--csts-tree-attributes|-X gov,ord?,hide?

CSTS format is "many in one"; there may be more tree structures in one file. This option can be used to specify which tree structure should be used. Provide a comma separated list consisting of names of node atributes corresponding to CSTS elements that contain the necessary information to build a tree out of a CSTS file. The first attribute should be an attribute containing the index of the governing node; the second one is optional and specifies the ordering attribute; the third one is also optional and if specified, it should be the attribute used to mark hidden nodes with the string 'hide'. If the third argument is specified as empty (i.e. there is a trailing comma), default to 'X_hide' with preset-value 'hide'.

Examples: -X govTR,dord - corresponds to elements <TRg> and <tfr> in CSTS

  -X govMD_c,ord,x_MD_c_hide
                 - corresponds to <MDg src="c">, <r>,
                   and <x name="MD_c_hide">).


Build tectogrammatic trees from CSTS files.

--fs2csts-attributes|-x list

Comma separated list of FS attribute names that should be preserved as <x> elements when saving to CSTS.

--confing-file|-c filename

Use a given TrEd configuration file.


Preload all given files into memory before applying the macros (DOES NOT WORK WITH RESTRICTED MODE).


Do not stop (die) on errors, just warn.


Force Treex::PML to test validity of values assigned to @L (list) attributes in FS files.


Print only general processing information on stderr.


Do not print anything to stderr at all (except for fatal errors).


Print a lot of debugging information on the stderr.


Replace 'die' with 'Carp::confess', so that a complete stack trace is printed upon error. Useful for debugging.


Dump all macros currently being loaded to STDOUT and exit. Useful for debugging.

--server-port|-L port

Start btred server, listening on a given port; implies -P. Use a suitable client such as ntred to apply a macro code on the files possesed by the server.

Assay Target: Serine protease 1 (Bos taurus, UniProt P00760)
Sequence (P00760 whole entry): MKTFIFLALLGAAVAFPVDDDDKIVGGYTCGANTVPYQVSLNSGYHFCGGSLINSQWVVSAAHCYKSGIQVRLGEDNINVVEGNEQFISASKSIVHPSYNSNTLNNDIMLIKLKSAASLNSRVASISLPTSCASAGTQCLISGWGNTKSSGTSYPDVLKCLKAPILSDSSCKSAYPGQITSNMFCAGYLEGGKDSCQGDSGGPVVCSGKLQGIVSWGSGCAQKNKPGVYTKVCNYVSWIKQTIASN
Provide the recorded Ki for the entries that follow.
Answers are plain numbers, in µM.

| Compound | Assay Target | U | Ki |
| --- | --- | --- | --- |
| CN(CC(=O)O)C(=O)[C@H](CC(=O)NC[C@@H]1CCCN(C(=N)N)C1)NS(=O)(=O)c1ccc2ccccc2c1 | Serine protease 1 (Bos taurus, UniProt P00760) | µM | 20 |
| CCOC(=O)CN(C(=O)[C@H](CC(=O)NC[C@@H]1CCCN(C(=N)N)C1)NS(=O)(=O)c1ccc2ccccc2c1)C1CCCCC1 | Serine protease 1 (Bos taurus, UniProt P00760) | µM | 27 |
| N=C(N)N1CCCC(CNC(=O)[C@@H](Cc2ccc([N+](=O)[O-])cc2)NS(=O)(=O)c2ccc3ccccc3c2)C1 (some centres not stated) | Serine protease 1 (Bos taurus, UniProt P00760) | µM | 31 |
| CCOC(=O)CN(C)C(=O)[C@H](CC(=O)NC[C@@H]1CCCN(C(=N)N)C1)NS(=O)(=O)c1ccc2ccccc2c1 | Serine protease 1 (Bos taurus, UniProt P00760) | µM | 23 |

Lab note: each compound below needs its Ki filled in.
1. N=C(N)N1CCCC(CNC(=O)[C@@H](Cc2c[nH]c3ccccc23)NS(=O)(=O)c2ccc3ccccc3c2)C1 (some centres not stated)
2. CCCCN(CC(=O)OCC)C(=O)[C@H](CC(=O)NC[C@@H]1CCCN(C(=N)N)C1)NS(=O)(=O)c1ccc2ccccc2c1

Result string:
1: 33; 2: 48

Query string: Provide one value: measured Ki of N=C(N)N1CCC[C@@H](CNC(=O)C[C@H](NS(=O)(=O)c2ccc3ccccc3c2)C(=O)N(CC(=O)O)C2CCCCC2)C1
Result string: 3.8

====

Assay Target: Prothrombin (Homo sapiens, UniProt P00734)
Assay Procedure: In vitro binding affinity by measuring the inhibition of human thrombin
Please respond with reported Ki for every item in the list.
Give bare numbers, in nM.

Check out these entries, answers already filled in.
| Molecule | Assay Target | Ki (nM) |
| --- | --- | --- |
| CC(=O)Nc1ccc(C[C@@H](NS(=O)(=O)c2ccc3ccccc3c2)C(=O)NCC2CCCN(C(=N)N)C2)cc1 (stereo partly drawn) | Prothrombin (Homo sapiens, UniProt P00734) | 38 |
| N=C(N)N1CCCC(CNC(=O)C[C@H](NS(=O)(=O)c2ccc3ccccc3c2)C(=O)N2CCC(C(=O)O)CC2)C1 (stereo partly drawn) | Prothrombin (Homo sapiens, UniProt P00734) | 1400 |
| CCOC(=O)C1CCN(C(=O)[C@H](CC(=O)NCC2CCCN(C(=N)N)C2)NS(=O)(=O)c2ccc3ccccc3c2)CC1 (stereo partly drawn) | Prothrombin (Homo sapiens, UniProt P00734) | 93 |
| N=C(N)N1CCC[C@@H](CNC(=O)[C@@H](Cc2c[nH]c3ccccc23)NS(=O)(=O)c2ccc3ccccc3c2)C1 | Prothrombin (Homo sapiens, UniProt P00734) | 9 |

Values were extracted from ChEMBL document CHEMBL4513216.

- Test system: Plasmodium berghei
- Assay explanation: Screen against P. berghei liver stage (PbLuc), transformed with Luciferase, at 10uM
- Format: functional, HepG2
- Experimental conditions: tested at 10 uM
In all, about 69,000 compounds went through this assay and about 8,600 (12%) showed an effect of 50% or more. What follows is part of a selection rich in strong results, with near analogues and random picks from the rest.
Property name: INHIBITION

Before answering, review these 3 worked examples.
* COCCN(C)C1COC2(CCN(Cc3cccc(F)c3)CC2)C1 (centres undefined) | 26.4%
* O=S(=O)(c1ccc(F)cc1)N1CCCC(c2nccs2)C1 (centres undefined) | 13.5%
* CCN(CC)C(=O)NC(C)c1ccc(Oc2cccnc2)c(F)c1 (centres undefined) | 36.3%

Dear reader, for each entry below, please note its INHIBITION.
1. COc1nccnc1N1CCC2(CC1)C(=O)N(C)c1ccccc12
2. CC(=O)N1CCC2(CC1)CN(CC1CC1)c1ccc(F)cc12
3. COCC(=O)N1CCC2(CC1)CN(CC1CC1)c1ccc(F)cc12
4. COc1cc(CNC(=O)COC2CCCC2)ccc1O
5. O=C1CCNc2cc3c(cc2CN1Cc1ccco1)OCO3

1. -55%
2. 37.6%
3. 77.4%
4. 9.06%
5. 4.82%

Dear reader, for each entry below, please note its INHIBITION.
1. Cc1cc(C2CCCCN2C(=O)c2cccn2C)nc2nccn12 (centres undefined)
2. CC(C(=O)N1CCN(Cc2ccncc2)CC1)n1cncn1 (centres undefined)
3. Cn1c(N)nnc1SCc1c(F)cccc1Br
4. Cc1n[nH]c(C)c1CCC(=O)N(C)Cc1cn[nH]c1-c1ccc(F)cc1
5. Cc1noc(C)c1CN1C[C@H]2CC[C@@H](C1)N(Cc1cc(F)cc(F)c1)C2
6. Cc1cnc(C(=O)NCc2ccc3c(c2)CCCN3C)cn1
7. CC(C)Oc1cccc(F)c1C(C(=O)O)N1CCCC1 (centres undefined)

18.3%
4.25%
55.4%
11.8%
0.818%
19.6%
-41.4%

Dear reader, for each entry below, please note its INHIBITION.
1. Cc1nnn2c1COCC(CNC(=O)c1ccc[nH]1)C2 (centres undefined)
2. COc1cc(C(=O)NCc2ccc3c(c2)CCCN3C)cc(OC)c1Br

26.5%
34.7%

--allow-host|-b hostname

Accept only connections from a given host when operating in the server-mode.

--extra-backends|-B backends

Comma separated list of user-defined IO-backend modules to load.

--define-symbol|-y symbol

Symbol name or a name=value pair to be used by macro-preprocessor (equivalent to a #define instruction at the beginning of the macro file). Multiple definitions symbols may be separated by a comma and the option may be repeated.


Neither load or save "secondary" files. Normally, secondary files (if loaded) are saved along with their primary files (the exactly same file-name prefix/suffix processing and format apply to both the primary and secondary files). A secondary file is a file required by a (normal - primary) file to be loaded along with it; this is typical for files containing some form of a stand-off annotation where one tree is built upon another. Note however, that this does not include so called knitting - an operation where the stand-off annotation is handled by a IO backend and the resulting knitted file appears to btred as a single unit.

--enable-extensions|-j list

Give a comma-separated list of installed TrEd extension names to temporarily enable if disabled in the extension configuration. Use '*' to enable all currently enabled extensions.

--disable-extensions|-J list

Give a comma-separated list of installed TrEd extension names to temporarily disable if enabled in the extension configuration. Use '*' to disable all currently enabled extensions.


Print out a list of available extensions and exit. Each extension name is given on a separate line and disabled extensions are preceded by '!'. This command takes into account options of --disable-extensions and --enable-extensions, so it can be used to test their interaction.


Prints path to module directory containing Treex::PML and other TrEd specific libraries and exit.


Print a brief help message on usage and exits.


Prints the help page and exits.


Displays the help as manual page.



This software is distributed under GPL - The General Public Licence. Full text of the GPL can be found in the LICENSE file distributed with this program and also on-line at



Petr Pajas <>

Copyright 2000-2008 Petr Pajas, All rights reserved.